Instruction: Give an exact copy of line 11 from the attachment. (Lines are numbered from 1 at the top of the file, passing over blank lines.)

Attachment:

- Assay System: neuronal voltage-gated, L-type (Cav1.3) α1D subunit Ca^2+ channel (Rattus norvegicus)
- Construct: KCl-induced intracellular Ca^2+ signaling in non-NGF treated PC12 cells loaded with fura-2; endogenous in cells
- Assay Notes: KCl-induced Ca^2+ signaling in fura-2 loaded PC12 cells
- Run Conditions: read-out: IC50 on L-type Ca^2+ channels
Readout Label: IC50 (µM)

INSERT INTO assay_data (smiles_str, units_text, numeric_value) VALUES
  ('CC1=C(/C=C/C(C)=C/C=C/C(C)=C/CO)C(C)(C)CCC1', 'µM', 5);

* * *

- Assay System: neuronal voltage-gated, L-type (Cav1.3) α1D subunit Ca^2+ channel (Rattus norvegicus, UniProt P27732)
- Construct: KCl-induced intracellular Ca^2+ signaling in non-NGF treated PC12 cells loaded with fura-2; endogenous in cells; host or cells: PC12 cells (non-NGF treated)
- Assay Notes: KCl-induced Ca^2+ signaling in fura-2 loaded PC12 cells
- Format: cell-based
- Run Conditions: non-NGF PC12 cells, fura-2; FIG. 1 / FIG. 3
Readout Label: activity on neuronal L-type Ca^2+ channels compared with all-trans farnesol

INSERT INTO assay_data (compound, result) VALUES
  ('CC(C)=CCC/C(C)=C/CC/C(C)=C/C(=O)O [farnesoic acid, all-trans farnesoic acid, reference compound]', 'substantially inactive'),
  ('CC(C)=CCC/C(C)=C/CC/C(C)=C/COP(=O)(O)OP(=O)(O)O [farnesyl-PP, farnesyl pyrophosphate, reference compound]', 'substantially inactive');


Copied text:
- Assay Notes: KCl-induced Ca^2+ signaling in fura-2 loaded PC12 cells